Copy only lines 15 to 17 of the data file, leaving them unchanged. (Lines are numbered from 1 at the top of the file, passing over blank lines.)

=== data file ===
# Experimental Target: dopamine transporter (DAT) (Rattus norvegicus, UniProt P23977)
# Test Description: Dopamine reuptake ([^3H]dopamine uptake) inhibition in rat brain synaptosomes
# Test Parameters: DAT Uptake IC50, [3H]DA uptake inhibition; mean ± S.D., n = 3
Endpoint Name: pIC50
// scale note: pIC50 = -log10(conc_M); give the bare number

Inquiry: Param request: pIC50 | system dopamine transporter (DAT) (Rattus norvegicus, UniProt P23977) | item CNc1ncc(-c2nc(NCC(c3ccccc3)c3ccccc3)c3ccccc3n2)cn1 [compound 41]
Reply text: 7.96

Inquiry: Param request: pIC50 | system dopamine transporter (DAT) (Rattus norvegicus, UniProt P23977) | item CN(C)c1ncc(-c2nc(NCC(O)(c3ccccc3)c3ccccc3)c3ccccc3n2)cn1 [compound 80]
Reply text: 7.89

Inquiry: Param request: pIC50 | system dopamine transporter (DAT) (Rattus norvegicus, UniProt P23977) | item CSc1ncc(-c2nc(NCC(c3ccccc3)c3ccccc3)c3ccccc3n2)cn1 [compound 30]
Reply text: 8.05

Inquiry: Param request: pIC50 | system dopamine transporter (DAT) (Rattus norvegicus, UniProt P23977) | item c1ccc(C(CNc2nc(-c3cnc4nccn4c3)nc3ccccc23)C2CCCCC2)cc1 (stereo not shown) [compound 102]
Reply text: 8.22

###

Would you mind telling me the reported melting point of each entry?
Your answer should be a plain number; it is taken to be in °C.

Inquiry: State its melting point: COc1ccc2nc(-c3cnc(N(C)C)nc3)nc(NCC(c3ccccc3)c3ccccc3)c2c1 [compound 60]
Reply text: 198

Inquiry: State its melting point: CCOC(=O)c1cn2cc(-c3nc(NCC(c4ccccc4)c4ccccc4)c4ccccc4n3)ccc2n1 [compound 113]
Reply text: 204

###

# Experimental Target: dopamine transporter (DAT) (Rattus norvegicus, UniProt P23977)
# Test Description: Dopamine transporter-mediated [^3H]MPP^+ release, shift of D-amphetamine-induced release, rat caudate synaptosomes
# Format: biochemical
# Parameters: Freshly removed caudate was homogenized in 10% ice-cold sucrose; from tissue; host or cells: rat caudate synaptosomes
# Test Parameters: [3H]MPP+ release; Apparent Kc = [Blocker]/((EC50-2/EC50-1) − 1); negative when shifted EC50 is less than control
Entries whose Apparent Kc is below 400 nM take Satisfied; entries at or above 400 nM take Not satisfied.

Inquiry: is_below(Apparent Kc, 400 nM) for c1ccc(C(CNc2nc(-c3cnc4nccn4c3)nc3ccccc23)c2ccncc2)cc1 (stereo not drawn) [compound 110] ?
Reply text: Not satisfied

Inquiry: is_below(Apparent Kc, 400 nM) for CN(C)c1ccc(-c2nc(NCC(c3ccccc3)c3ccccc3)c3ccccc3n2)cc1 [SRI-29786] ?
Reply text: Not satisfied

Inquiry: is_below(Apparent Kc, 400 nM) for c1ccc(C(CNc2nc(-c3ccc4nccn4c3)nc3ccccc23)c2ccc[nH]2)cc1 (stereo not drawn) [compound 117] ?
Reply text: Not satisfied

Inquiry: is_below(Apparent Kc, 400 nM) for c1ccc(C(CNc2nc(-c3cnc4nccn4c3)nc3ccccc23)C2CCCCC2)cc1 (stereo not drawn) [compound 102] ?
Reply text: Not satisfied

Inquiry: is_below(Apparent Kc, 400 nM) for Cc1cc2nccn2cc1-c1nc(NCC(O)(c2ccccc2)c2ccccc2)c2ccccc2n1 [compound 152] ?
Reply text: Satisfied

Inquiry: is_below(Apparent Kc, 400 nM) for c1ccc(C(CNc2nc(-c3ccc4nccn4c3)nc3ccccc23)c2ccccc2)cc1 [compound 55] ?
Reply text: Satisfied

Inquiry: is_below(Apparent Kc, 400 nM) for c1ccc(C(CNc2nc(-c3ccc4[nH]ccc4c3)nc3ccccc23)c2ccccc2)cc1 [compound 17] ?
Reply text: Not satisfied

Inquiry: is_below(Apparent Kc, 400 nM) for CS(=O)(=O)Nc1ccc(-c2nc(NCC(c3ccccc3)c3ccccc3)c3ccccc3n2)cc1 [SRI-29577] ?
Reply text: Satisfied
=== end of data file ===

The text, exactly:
Would you mind telling me the reported melting point of each entry?
Your answer should be a plain number; it is taken to be in °C.

Inquiry: State its melting point: COc1ccc2nc(-c3cnc(N(C)C)nc3)nc(NCC(c3ccccc3)c3ccccc3)c2c1 [compound 60]